[The Stories of America editors: This article is part of the Public Service Pairing. To read the other story, click here.]
Many years ago, former South Florida Deputy Ed Alvarez stood outside of a multi-million dollar home in Weston, Fla., after responding to a domestic disturbance call.
In front of him, a husband and wife shouted at each other about who was going to take the child car seat, sitting on the pavement next to them.
“These two affluent, intelligent adults were arguing over it as if it was the child itself,” Alvarez said. “They were brought down to instinct. It’s the same type of argument that can take place at an apartment where the people make in a year what this family made in a day.”
Now retired, Alvarez said those types of moments were some of the most interesting parts of his police work — seeing people in what he calls the “backstage” of their lives rather than being “onstage” in the public.
Alvarez said he saw people on their worst days, whether it was a sleeping homeless man who had to be removed from a building or a CEO whose company assets were being seized.
And there’s something all of those encounters had in common, Alvarez said — when we’re at our lowest points, education and background go out the window, and we all behave similarly.
“When we’re at our worst, we’re all the same,“ he said. “People are always putting a facade on, but not in their homes. You see the basis of people, and it would surprise you.”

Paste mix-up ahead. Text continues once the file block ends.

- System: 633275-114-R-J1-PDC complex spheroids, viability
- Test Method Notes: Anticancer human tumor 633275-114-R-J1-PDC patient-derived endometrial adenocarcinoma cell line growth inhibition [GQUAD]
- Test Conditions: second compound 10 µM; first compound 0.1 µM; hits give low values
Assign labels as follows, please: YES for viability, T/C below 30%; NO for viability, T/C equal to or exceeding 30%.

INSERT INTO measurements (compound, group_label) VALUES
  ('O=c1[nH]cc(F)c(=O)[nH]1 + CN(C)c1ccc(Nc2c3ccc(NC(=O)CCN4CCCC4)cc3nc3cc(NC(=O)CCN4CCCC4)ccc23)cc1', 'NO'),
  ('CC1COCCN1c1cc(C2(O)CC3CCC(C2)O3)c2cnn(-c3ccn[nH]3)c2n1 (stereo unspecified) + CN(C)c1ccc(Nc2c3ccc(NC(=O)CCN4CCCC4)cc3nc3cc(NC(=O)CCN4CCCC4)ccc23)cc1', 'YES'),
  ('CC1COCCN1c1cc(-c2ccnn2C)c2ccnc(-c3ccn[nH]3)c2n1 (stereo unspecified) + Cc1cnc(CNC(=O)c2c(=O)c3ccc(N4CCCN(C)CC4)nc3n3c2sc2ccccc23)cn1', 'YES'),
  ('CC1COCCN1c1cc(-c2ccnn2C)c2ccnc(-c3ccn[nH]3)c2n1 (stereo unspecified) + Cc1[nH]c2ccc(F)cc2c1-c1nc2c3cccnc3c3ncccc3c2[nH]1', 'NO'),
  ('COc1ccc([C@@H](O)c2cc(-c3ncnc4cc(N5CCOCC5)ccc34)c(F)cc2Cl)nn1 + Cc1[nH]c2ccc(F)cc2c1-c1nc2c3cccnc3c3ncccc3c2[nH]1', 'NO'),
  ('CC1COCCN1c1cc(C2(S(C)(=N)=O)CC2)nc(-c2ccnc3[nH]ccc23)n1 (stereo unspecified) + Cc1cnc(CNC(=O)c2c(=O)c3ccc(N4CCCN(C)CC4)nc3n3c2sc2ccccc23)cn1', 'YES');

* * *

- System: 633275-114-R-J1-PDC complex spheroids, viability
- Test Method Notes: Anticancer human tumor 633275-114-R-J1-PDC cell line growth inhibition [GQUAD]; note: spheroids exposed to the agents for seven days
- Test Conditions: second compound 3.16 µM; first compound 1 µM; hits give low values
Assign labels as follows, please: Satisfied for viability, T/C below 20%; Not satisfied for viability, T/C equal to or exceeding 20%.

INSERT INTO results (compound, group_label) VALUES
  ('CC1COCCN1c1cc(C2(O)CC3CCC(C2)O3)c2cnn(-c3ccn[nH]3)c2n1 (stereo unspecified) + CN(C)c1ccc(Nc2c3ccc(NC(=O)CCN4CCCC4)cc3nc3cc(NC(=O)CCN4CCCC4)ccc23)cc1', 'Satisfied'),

But while the reaction to hardship may be common across all social and economic statuses, Alvarez isn’t sure everyone experiences equal punishment.
“When you arrest a guy who’s got money for a DUI, he’s going to have a bad night and go to jail,” Alvarez said. “But his result in the long run will be better than someone who can’t pay for a good attorney or for his car to get towed.”
He said all of the evictions, arrests, restraining orders and more that he carried out throughout his career opened his eyes to how a large number of people unfairly struggle.
“Even rich people can be stupid and act like idiots and children,” he said. “But their lot in life was drawn at one point, and they were given an advantage. It’s society’s job as a whole to even things out, but we do a horrible job at that.”
This is why he worries about how the country is moving forward — he says the reality is people are worried so much about what’s going to happen to them that they’re not thinking about what’s best for everybody as a whole.
“There’s really nothing united about the states of America,” he said. “Everyone has their own desires and needs. Things good for people in South Florida might not be what’s best for people in North Florida.”
He wishes that people would think about the general good, as that would make things a lot easier.
“Each one of us, we’re responsible for the other person’s welfare,” he said.